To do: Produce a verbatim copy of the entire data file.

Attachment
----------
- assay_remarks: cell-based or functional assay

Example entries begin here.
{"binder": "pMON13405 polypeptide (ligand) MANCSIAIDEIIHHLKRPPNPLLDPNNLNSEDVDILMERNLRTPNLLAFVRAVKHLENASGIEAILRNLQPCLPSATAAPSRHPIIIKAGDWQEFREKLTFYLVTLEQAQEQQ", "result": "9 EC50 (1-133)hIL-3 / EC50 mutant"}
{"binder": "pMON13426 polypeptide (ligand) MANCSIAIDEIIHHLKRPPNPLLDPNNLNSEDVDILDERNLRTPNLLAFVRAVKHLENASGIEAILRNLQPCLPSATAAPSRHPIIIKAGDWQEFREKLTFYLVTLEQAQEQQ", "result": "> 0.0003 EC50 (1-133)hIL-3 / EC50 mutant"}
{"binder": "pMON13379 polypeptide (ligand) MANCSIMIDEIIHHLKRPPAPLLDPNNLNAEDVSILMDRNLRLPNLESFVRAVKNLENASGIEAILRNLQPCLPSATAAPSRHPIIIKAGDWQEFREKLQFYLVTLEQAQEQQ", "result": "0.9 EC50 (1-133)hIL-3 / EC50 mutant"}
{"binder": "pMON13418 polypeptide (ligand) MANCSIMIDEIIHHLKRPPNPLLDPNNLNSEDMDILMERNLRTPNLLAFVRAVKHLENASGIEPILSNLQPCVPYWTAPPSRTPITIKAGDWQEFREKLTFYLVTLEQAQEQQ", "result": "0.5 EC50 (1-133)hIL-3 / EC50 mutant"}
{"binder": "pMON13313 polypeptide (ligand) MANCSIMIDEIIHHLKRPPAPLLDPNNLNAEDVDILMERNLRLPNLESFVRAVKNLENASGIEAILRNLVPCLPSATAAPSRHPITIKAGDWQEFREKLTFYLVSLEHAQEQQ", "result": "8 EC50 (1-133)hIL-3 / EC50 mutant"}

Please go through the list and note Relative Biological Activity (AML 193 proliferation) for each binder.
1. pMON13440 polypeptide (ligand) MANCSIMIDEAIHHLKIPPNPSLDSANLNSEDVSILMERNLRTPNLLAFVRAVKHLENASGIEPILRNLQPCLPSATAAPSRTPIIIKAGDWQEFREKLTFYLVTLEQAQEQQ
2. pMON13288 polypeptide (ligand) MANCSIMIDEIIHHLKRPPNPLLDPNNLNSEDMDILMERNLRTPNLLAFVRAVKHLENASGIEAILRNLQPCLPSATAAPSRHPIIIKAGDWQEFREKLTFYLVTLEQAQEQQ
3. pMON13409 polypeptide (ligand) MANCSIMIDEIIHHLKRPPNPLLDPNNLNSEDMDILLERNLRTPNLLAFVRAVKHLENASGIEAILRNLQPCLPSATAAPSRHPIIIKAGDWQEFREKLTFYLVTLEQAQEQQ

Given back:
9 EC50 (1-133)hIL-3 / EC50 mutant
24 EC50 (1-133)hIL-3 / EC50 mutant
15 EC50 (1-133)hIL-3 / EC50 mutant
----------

- assay_remarks: cell-based or functional assay

Example entries begin here.
{"binder": "pMON13405 polypeptide (ligand) MANCSIAIDEIIHHLKRPPNPLLDPNNLNSEDVDILMERNLRTPNLLAFVRAVKHLENASGIEAILRNLQPCLPSATAAPSRHPIIIKAGDWQEFREKLTFYLVTLEQAQEQQ", "result": "9 EC50 (1-133)hIL-3 / EC50 mutant"}
{"binder": "pMON13426 polypeptide (ligand) MANCSIAIDEIIHHLKRPPNPLLDPNNLNSEDVDILDERNLRTPNLLAFVRAVKHLENASGIEAILRNLQPCLPSATAAPSRHPIIIKAGDWQEFREKLTFYLVTLEQAQEQQ", "result": "> 0.0003 EC50 (1-133)hIL-3 / EC50 mutant"}
{"binder": "pMON13379 polypeptide (ligand) MANCSIMIDEIIHHLKRPPAPLLDPNNLNAEDVSILMDRNLRLPNLESFVRAVKNLENASGIEAILRNLQPCLPSATAAPSRHPIIIKAGDWQEFREKLQFYLVTLEQAQEQQ", "result": "0.9 EC50 (1-133)hIL-3 / EC50 mutant"}
{"binder": "pMON13418 polypeptide (ligand) MANCSIMIDEIIHHLKRPPNPLLDPNNLNSEDMDILMERNLRTPNLLAFVRAVKHLENASGIEPILSNLQPCVPYWTAPPSRTPITIKAGDWQEFREKLTFYLVTLEQAQEQQ", "result": "0.5 EC50 (1-133)hIL-3 / EC50 mutant"}
{"binder": "pMON13313 polypeptide (ligand) MANCSIMIDEIIHHLKRPPAPLLDPNNLNAEDVDILMERNLRLPNLESFVRAVKNLENASGIEAILRNLVPCLPSATAAPSRHPITIKAGDWQEFREKLTFYLVSLEHAQEQQ", "result": "8 EC50 (1-133)hIL-3 / EC50 mutant"}

Please go through the list and note Relative Biological Activity (AML 193 proliferation) for each binder.
1. pMON13440 polypeptide (ligand) MANCSIMIDEAIHHLKIPPNPSLDSANLNSEDVSILMERNLRTPNLLAFVRAVKHLENASGIEPILRNLQPCLPSATAAPSRTPIIIKAGDWQEFREKLTFYLVTLEQAQEQQ
2. pMON13288 polypeptide (ligand) MANCSIMIDEIIHHLKRPPNPLLDPNNLNSEDMDILMERNLRTPNLLAFVRAVKHLENASGIEAILRNLQPCLPSATAAPSRHPIIIKAGDWQEFREKLTFYLVTLEQAQEQQ
3. pMON13409 polypeptide (ligand) MANCSIMIDEIIHHLKRPPNPLLDPNNLNSEDMDILLERNLRTPNLLAFVRAVKHLENASGIEAILRNLQPCLPSATAAPSRHPIIIKAGDWQEFREKLTFYLVTLEQAQEQQ

Given back:
9 EC50 (1-133)hIL-3 / EC50 mutant
24 EC50 (1-133)hIL-3 / EC50 mutant
15 EC50 (1-133)hIL-3 / EC50 mutant